39. 39. Scope of Solar Energy • The average intensity of solar radiation received on India is 200 MW/km square • With a geographical area of 3.287 million km square, this amounts to 657.4 million MW • Only 12.5% of the land area amounting to 0.413 million km square can, in theory, be used for solar energy installations. • Even if 10% of this area can be used, the available solar energy would be 8 million MW
  40. 40. Advantages • Solar power is pollution-free during use. • PV installations can operate for many years with little maintenance or intervention after their initial set-up • Solar electric generation is economically superior where grid connection or fuel transport is difficult, costly or impossible • Compared to fossil and nuclear energy sources, very little research money has been invested in the development of solar cells, so there is considerable room for improvement.
  41. 41. Disadvantages • Solar electricity is more expensive than most other forms of small-scale alternative energy production • Solar electricity is not produced at night and is greatly reduced in cloudy conditions. • Solar cells produce DC which must be converted to AC. This incurs 4-12% losses • The efficiency of conversion of solar energy to useful energy is low.
  42. 42. Cost Comparison • • • • Coal: $.006/kWh Oil: $0.05/kWh Gas: $0.03/kWh Solar: $0.38/kWh
  43. 43. Wind Energy • Definition - Wind power is the conversion of wind energy into a useful form of energy, such as using wind turbines to make electricity, windmills for mechanical power, windpumps for water pumping or drainage, or sails to propel ships.
  44. 44. Wind Power in India • The development of wind power in India began in the 1990 • India has the fifth largest installed wind power capacity in the world. • The total estimated capacity is 45000 MW • As of 31 Dec 2010 the installed capacity of wind power in India was 14158 MW
  45. 45. • • • • • • • • 1 Tamil Nadu (4906.74 MW) 2 Maharashtra (2077.70 MW) 3 Gujarat (1863.64 MW) 4 Karnataka (1472.75 MW) 5 Rajasthan (1088.37 MW) 6 Madhya Pradesh (229.39 MW) 7 Kerala (27.75 MW) 8 West Bengal (1.10MW)
  46. 46. Future Plans • The Ministry of New and Renewable Energy (MNRE) has fixed a target of 10,500 MW between 2007–12, but an additional generation capacity of only about 6,000 MW might be available for commercial use by 2012.
  47. 47. Biomass • Biomass is biological material derived from living, or recently living. • Estimates have indicated that 15% - 50% of the world’s primary energy use could come from biomass by the year 2050. • Currently, about 11% of the world’s primary energy is estimated to be met with biomass. • In India, over 500 million tones /Year of agricultural and agro-industrial residue alone is generated, is equivalent to about 175 million tonnes of oil. • 150-200 million tonnes of this biomass material is sufficient to generate 15 000-25 000 MW of electrical power at typically prevalent plant.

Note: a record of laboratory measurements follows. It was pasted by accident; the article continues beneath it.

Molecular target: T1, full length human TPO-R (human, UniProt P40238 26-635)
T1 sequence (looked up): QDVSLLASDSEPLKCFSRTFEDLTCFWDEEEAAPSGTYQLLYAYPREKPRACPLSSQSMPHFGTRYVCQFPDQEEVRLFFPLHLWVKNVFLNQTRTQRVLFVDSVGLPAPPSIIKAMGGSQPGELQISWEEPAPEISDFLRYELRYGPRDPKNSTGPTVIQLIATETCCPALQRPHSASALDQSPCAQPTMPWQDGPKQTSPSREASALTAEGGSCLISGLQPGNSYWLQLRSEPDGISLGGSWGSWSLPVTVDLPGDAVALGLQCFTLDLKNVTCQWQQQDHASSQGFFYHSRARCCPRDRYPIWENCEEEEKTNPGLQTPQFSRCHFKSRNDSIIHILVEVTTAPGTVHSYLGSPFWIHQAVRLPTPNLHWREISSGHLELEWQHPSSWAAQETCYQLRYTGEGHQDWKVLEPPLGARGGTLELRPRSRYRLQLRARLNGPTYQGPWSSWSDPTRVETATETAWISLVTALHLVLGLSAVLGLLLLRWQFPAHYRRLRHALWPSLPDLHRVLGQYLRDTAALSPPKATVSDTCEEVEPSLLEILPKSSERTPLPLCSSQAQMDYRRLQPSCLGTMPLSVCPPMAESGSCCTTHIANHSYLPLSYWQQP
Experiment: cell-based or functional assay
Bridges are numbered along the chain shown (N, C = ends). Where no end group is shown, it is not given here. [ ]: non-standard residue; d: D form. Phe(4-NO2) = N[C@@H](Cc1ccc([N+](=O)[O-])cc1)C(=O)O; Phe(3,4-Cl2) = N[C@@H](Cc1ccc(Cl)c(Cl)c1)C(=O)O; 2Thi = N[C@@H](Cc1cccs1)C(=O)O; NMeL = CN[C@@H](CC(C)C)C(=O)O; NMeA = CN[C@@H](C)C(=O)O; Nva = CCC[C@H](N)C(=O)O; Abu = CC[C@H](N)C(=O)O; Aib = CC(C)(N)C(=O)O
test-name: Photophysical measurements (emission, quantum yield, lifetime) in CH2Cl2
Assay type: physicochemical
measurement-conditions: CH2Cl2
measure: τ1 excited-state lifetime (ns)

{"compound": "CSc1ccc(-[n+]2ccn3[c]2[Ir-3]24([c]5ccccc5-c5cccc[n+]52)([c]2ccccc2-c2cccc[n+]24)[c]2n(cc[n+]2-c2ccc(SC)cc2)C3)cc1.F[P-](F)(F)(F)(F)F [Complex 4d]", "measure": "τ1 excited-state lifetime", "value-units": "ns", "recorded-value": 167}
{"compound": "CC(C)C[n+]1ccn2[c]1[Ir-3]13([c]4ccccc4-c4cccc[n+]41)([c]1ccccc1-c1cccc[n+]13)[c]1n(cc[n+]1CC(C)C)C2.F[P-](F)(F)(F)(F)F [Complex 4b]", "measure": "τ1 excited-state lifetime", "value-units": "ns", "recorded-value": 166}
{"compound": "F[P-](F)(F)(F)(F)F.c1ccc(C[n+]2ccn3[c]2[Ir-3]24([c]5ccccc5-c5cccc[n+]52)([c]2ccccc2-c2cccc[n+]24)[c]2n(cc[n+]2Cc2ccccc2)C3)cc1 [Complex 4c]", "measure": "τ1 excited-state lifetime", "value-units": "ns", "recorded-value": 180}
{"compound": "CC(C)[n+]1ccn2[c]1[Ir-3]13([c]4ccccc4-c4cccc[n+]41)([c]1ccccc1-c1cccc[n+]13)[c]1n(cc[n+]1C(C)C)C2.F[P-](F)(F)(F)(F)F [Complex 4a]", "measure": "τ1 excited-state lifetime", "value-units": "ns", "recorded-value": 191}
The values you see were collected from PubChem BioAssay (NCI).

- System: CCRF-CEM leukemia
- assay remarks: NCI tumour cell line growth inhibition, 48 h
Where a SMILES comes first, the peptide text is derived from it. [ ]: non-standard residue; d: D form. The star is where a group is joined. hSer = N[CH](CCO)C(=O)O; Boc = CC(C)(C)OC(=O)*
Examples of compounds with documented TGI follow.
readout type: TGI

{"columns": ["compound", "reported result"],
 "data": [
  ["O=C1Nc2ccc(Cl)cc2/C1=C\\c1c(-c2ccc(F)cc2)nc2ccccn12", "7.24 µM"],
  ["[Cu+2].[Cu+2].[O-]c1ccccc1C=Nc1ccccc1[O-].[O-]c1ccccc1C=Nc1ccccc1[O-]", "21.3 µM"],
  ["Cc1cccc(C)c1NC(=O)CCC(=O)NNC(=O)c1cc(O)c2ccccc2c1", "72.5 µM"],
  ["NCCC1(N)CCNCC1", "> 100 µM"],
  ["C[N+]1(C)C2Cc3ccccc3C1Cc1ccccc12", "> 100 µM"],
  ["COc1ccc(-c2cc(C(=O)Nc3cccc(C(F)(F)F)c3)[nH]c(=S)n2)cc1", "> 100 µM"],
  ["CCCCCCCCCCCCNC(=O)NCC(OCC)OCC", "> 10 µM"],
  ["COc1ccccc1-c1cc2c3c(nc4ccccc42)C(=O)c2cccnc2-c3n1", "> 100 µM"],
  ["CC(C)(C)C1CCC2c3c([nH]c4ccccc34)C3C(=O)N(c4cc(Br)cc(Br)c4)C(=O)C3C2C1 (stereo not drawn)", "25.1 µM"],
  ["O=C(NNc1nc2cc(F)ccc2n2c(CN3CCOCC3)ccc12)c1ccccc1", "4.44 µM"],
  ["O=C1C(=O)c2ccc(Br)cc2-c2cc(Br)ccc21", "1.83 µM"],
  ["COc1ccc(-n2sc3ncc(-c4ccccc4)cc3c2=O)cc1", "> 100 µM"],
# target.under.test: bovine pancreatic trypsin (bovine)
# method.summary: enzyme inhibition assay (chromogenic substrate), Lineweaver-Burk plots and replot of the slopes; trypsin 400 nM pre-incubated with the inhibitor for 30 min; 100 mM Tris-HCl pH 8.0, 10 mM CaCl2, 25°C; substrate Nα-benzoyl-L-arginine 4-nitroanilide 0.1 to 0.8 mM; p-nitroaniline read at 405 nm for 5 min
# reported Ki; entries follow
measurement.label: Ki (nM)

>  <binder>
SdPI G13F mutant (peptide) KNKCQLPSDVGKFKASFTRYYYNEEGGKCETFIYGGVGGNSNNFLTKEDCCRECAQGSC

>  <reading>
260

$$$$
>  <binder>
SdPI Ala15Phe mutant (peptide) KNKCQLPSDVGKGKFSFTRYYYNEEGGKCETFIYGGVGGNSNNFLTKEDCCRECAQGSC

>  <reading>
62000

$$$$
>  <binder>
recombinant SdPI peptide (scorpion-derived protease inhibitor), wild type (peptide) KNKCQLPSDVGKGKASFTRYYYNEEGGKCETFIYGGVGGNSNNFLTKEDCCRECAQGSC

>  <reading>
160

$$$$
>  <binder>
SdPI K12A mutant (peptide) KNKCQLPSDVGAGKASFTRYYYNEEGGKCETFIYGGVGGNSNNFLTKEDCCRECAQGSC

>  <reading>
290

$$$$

48. 48. Biomass gasification • It is the process through which solid biomass material is subjected to partial combustion in the presence of a limited supply of air in gasifier and producer gas formed. • The calorific value of this gas is about 10001200 kcal.Nm3. • Biomass can be converted to other usable forms of energy like methane gas or transportation fuels like ethanol and biodiesel.
  49. 49. Technology to convert Biomass into energy source • Thermal conversion- These are processes in which heat is the dominant mechanism to convert the biomass into another chemical form. pplications of thermal conversion are combined heat and power (CHP) and co-firing. In a typical biomass power plant, efficiencies range from 2027% • Chemical conversion- chemical processes may be used to convert biomass into ethanol and biodiesel. • Biochemical conversion- (anaerobic digestion, fermentation and composting )to break down(makes use of the enzymes of bacteria and other micro-organisms) the molecules of which biomass is composed,
  50. 50. Biomass gasifier based systems:- applications of a producer gas produced from a biomass gasifier • Mechanical shaft power applications, i.e., water pumping for irrigation/drinking and grinding, where the gas is used as fuel for internal combustion engine. • Direct heat applications where it is burnt directly in a boiler, furnace or klin, burner for institutional cooking, etc., to provide heat. • Electricity generation through shaft power application viz., (engine coupled to an alternator/generator set).
  51. 51. Other Sources of Renewable Energy • Hydro-Power Dam Based Projects Run Off River Projects Small Hydro Power Projects Pump Storage Projects • Geo-Thermal Energy • Tidal Energy • Bio Fuels